We have noticed organisations seemingly choosing to protect against outsider threats above insider threats and believing that this is the threat that should be more of a concern. Both insider and outsider threats should be equally protected against. Once an outsider has gained access the threats may unfold in the same way an insider threat might. We can’t rely solely on physical defence, the threat brought about by people is one that is often linked to human vulnerabilities and it must be addressed as such.

Most of the time those employees or identities with most privileged access rights bring the highest risk. This risk is an insider risk. This risk can be reduced in a number of ways.

  • Utilisation of Identity and Access Management procedures, this is a great way to manage but many organisations continue to find this challenging, though it is important to get these basics right.
  • Abide by the least privilege approach and only give users the privileges that they require to undertake their business function (this is consistently highlighted as the best approach and should not be taken lightly)
  • Limit the amount of privileged users/identities, the fewer users you have with privileges the fewer potential risk areas for insider threat
  • Monitor privileged user’s identities to identify any changes in behaviour and thus be able to pick up on any suspicious behaviour that may be indicative of an occurring breach
  • Security monitoring tools should be able to take into account a combination of incidents over an extended time span to suggest behaviour outside of the norm
  • Identity should be central to security management so that a comprehensive understanding of security can be achieved. Understanding the identity and the user’s behaviour will make monitoring and understanding of events that much easier
  • Utilise tools and services that aim to reduce exposure of organisation to human error, these defences should be able to work within and outside of the organisation due to an increasingly mobile business environment

The changing way in which business functions is making it more challenging to pick up on behaviour inconsistencies as employees are increasingly working mobile, outside of the business constraints and outside of business operating hours. Thus location and time are not always a guaranteed cause for concern anymore. Additionally, accessing multiple documents and accounts is also becoming the norm for employees to undertake their duties.


Have the appropriate security controls in place to monitor and control access to spot activities outside of the norm. Many organisations have solutions that have a purpose for detecting certain activates. The problem is that a lot of the time with cyber security you are attacked by something or in a manner that you are not aware of, thus the organisation does not have the appropriate detection in place. Constant monitoring and detection for abnormalities, supported by data analytics is fundamental for uncovering evolving threats. Attentiveness is a vital preventative measure, anything out of the norm should be flagged and in order to do this the norm must be clarified and understood by all involved.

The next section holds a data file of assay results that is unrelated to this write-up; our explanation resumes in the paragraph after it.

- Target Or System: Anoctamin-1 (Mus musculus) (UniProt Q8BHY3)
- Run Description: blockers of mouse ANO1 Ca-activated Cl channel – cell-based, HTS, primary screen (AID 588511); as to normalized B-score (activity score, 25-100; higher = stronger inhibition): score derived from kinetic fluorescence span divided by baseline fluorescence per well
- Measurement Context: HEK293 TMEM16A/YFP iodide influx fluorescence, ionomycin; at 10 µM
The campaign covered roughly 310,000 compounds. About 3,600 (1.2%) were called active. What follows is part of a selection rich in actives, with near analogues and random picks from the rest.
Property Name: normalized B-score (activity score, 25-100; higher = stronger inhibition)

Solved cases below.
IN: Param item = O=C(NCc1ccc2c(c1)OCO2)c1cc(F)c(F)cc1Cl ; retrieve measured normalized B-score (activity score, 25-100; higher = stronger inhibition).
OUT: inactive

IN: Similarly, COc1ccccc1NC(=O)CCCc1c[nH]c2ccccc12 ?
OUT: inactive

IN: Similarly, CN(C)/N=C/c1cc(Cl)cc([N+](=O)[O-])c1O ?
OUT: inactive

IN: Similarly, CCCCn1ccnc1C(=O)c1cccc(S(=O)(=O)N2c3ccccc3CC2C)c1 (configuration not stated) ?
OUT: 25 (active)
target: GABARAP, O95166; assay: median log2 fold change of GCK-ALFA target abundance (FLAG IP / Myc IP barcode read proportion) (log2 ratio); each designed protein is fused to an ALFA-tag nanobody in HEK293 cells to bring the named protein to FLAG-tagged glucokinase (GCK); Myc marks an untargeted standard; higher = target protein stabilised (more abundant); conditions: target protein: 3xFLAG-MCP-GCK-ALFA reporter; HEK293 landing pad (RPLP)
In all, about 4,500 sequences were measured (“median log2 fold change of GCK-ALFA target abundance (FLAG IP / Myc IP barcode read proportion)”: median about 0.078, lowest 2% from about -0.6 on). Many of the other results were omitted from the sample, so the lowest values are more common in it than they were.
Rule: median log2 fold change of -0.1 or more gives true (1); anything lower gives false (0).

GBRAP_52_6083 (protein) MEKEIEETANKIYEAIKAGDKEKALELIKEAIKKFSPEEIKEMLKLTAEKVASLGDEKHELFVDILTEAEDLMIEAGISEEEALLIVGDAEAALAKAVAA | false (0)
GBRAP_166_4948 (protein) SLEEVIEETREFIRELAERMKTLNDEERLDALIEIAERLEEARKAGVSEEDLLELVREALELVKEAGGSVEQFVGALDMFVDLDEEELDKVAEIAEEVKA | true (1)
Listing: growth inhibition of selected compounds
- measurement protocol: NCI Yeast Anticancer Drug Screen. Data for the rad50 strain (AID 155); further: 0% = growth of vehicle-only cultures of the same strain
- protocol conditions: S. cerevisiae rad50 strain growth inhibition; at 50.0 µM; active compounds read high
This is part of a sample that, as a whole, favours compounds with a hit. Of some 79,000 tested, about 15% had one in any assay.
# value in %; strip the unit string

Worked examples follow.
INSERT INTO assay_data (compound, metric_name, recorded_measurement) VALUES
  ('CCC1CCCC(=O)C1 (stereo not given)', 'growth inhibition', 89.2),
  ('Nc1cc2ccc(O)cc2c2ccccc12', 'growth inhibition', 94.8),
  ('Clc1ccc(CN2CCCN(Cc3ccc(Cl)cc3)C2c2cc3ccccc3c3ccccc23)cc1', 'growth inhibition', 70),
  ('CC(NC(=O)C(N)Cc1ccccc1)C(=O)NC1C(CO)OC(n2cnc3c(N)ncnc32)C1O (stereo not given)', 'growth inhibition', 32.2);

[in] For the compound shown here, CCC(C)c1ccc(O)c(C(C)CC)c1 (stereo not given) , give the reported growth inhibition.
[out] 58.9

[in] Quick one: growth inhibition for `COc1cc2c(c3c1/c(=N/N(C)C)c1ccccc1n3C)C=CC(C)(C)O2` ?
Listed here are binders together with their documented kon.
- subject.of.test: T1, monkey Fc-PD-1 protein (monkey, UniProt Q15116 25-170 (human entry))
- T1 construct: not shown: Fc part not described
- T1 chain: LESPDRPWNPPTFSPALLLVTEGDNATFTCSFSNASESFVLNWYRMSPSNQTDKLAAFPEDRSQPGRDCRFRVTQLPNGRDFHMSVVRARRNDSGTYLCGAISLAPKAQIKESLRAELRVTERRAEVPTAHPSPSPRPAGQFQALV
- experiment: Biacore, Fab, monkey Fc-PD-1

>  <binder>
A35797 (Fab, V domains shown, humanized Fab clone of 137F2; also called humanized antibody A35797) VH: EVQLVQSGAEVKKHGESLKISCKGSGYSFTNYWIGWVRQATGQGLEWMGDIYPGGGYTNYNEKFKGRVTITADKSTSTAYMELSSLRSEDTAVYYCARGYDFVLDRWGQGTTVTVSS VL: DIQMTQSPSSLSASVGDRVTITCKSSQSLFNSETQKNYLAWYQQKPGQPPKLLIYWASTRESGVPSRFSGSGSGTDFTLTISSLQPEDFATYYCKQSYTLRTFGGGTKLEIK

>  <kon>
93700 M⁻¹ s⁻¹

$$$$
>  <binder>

Procedure and policies

Develop and enforce policies and procedures so that all employees understand their roles and expectations are clear. An Insider Threat Best Practice Policy is an essential policy to have. Involve all departments with policy and procedure development, each department will have specific knowledge areas and it is essential to have a comprehensive understanding of the running of the organisation as and entirety, not only the IT department.

Education, knowledge and awareness

Educate and make employees aware, this is instrumental. Maintain communication throughout departments, ensuring comprehensive awareness is very important to reduce the vulnerabilities posed by people. On-going monitoring and staying abreast of training and new or changing threat vectors is important too. Lack of knowledge is a serious problem with regards to the threat posed by employees.

Clarification of security preparedness, having current protections in place, and how the organisation will respond is crucial. Mitigation of risk should be a priority.

Third parties and partners in business

Trusted partners are very important. Organisations don’t only require the best and up-to-date security technologies but also require partners that enable a healthy security posture. Partners must be reliable and transparent with regards to security needs and procedures and policies and must share in the security values of the organisations. Reputable partners and third parties is a must, always.


People will continue to be the greatest point of exposure and organisation must focus on user behaviour and identity to address this more effectively as tackling this correctly will allow organisations to better distinguish between real threat and no threat in a timely and efficient manner, reducing the occurrence of security breach.

By properly addressing the risk posed by people it makes it more challenging for the intruder to infiltrate the organisation undetected and detection technologies will be a more effective practice if the ‘people gap’ is addressed.

If you would like to be notified when Ricky & Monique Magalhaes releases the next part in this article series please sign up to our Real Time Article Update newsletter.

If you would like to read the first part in this article series please go to Shift in Security Focus – The People Problem (Part 1).